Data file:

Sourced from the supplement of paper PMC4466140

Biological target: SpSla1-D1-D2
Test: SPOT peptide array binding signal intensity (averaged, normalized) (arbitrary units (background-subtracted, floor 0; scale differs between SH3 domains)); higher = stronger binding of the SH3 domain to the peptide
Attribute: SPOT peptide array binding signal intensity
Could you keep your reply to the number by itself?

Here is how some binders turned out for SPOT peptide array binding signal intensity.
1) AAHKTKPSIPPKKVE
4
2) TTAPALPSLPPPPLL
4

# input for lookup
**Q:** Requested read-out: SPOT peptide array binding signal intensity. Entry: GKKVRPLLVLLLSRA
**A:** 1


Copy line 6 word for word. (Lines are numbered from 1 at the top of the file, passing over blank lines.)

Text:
Here is how some binders turned out for SPOT peptide array binding signal intensity.